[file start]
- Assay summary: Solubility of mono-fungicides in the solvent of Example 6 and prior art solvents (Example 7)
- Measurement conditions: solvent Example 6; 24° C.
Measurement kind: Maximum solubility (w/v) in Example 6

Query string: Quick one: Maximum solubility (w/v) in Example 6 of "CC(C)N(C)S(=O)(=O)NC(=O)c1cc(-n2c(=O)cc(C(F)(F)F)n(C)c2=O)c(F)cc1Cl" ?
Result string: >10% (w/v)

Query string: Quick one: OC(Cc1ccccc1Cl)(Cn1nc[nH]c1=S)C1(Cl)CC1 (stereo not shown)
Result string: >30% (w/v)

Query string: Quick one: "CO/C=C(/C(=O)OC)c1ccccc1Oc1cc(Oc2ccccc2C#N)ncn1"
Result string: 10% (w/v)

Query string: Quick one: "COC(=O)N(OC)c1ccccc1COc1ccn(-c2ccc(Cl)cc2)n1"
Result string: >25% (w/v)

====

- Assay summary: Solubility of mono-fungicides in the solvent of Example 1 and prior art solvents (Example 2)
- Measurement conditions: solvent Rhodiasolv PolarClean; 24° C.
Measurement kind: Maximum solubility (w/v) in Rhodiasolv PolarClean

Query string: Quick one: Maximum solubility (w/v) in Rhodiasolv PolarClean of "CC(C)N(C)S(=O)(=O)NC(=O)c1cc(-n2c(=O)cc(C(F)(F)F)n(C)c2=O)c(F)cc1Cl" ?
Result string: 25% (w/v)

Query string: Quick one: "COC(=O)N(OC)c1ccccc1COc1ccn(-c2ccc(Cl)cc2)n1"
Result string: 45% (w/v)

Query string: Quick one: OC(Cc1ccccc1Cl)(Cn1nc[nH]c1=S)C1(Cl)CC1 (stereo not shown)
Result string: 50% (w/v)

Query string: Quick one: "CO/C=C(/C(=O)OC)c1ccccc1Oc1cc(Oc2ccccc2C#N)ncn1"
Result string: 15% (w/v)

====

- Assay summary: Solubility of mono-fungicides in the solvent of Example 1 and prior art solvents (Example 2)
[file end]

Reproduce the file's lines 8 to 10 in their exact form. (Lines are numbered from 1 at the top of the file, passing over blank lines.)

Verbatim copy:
Query string: Quick one: "CO/C=C(/C(=O)OC)c1ccccc1Oc1cc(Oc2ccccc2C#N)ncn1"
Result string: 10% (w/v)

Query string: Quick one: "COC(=O)N(OC)c1ccccc1COc1ccn(-c2ccc(Cl)cc2)n1"